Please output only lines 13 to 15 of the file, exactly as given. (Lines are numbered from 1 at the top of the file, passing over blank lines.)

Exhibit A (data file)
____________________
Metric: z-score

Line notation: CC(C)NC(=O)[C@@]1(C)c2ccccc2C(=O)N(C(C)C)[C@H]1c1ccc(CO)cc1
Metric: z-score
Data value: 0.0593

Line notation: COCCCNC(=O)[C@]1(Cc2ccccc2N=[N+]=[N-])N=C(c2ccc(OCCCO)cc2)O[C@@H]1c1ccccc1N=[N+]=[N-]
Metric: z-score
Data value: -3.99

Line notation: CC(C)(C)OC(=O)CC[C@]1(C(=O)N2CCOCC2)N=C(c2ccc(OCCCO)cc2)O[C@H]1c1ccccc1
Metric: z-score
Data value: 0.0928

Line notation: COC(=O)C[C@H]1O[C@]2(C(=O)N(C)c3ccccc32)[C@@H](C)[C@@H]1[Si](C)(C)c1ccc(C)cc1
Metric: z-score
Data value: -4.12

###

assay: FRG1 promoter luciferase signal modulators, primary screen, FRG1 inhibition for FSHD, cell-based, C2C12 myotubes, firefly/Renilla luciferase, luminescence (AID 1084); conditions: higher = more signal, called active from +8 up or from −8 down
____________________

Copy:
Data value: -4.12

###

assay: FRG1 promoter luciferase signal modulators, primary screen, FRG1 inhibition for FSHD, cell-based, C2C12 myotubes, firefly/Renilla luciferase, luminescence (AID 1084); conditions: higher = more signal, called active from +8 up or from −8 down